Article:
Keystone State Extends Same-Sex Benefits
Pennsylvania recently became the sixth state to allow gay and/or lesbian employees to use family or sick leave time to care for their domestic partner.
The provision allowing use of sick leave, which had been on the table in union negotiations for more than a decade, was included in the four-year contract between the state and 13,000 members of the Pennsylvania Social Service Union (PSSU) and other affiliated locals of Service Employees International Union.
"Governor Rendell has a history of supporting gay rights in a general sense. This was a very easy thing. It essentially costs you nothing and may increase productivity," said Bob Barnett, Pennsylvania's Secretary of Administration. Under the provision, employees are able to use sick days to care for their partner. Barnett conjectured that sick days were probably used all along for such purposes, but employees never volunteered the information.
"People took time off and said they were sick but they were taking care of someone. Now, the time off is officially being paid for," Barnett opined.
Prior to this contract, state employees could legally use the sick days to care for family members, but not for domestic partners of the same sex. Barnett said that most likely the same-sex provision will also be offered to12,000 non-union and managerial employees not covered by the agreement.
"We are not endorsing (homosexual relationships), just recognizing they exist. We are being fair about it," Barnett said.
According to Lambda, the gay/lesbian advocacy group, the other states with similar benefits for state employees are California, Delaware, Massachusetts, Oregon and Vermont. Other states, however, also offer medical benefits for some state employees in same-sex relationships. Those states are California, Connecticut, Hawaii, Iowa, Maine, Minnesota, New York, Oregon, Rhode Island, Vermont and Washington.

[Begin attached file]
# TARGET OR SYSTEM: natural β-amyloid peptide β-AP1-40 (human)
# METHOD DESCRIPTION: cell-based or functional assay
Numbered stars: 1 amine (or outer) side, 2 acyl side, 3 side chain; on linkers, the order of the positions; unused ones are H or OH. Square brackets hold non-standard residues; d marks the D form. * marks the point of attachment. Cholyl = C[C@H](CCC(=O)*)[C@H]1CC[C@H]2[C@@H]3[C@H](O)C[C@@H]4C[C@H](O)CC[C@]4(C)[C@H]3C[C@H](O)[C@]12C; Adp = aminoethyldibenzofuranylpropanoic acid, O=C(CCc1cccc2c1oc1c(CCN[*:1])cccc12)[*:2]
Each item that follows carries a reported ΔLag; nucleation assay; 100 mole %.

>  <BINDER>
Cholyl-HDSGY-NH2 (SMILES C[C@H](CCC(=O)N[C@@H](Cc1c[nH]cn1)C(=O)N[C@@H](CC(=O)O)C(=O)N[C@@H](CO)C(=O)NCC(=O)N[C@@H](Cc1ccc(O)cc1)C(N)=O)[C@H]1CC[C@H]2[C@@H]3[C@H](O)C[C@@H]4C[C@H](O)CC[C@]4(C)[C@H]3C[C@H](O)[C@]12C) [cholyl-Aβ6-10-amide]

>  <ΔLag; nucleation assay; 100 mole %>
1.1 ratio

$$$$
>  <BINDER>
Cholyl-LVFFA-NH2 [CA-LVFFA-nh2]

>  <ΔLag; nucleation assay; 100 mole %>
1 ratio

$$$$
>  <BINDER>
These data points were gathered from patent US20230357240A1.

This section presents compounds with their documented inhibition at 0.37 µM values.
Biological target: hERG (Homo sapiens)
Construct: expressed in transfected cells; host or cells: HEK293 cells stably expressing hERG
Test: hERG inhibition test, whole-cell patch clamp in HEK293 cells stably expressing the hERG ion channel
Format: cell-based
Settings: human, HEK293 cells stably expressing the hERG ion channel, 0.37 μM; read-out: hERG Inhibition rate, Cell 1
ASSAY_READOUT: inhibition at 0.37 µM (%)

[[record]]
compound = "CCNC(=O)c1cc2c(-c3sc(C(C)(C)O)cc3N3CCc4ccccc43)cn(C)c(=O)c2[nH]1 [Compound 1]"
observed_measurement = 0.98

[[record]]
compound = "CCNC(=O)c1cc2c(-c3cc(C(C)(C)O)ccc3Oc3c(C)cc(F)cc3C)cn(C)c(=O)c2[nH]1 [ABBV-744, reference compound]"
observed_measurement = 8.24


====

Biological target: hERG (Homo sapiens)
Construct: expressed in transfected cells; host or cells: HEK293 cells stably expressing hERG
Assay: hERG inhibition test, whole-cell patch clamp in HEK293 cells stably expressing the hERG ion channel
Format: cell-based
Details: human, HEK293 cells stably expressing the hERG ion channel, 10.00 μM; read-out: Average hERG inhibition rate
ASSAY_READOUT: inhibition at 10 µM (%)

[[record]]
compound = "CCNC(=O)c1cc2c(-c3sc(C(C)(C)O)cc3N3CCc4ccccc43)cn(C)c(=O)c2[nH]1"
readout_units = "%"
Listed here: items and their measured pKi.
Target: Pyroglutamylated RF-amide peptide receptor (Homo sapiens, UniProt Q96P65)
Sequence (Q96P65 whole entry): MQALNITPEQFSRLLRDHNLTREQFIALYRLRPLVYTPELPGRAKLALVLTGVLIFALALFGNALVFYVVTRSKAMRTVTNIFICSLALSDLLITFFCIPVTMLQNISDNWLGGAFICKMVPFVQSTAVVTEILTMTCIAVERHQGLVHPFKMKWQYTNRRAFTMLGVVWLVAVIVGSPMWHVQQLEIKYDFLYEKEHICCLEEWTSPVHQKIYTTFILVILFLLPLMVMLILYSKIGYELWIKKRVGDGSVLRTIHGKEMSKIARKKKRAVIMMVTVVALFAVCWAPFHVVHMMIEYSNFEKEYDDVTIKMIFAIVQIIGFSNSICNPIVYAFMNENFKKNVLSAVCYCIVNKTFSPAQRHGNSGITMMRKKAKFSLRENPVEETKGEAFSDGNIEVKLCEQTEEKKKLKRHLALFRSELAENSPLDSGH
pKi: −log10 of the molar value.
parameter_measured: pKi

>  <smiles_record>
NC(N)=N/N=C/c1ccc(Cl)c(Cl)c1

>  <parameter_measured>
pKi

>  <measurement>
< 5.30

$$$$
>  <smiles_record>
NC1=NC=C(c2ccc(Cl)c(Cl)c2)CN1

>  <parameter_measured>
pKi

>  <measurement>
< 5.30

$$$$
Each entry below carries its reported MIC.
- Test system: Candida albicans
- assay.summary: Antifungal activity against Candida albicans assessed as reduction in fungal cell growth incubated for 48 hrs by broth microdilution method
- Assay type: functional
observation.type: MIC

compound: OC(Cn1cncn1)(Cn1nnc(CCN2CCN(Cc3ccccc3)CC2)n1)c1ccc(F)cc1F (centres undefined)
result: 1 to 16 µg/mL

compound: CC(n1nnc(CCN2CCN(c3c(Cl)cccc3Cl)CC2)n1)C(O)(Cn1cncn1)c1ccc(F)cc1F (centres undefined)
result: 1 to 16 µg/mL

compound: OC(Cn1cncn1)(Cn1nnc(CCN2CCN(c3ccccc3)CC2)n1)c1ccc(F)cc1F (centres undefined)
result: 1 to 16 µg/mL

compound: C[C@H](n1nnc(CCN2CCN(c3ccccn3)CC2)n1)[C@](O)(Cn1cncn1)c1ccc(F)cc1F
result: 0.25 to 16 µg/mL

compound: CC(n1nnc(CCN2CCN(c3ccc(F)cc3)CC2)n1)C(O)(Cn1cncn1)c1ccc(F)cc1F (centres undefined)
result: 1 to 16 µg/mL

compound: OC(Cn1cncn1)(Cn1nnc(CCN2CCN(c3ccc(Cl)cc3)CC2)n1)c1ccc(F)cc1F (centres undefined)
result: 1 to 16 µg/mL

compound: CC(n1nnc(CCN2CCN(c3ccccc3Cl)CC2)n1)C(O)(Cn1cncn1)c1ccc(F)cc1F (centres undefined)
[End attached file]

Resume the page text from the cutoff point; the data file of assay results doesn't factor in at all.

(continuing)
Barnett said the new benefit would not have any impact on the state budget.
"There will be no significant cost. We are not giving any new leave. Employees will merely use the leave in a different way. If they don't use it, they get a payout at the end anyway," Barnett explained. Joan Bruce, president of PSSU, said the benefit was long in coming.
"We have had it in our proposals dating back to the early 90s. Normally they just ignored it. This time they didn't. By doing this, they are recognizing gay relationships, but in a small way," Bruce said.
Jennifer Pizer, a spokesperson for Lambda, agreed with Bruce's assessment.
"The discussion of same-sex benefits is happening in every state: How to provide equitable and fair benefits given limited budgets? It is very heartening for Pennsylvania to do this. It is a sensible, pragmatic first step that has no price tag," Pizer said.
Barnett said the exact criteria defining what a domestic partner is for the sake of this benefit is being developed.
Barnett added that Rendell, formerly the Democratic mayor of Philadelphia, recently issued an executive order defining protected classes, including those with gender identity issues. He added that the proposed head of the State Human Relations Commission is an openly gay male.
Some legislators have expressed opposition to the new benefit and have said they would try to "defund" that portion of the contract. However, Barnett said that was unlikely because the original benefit -- sick days -- is already part of all contracts.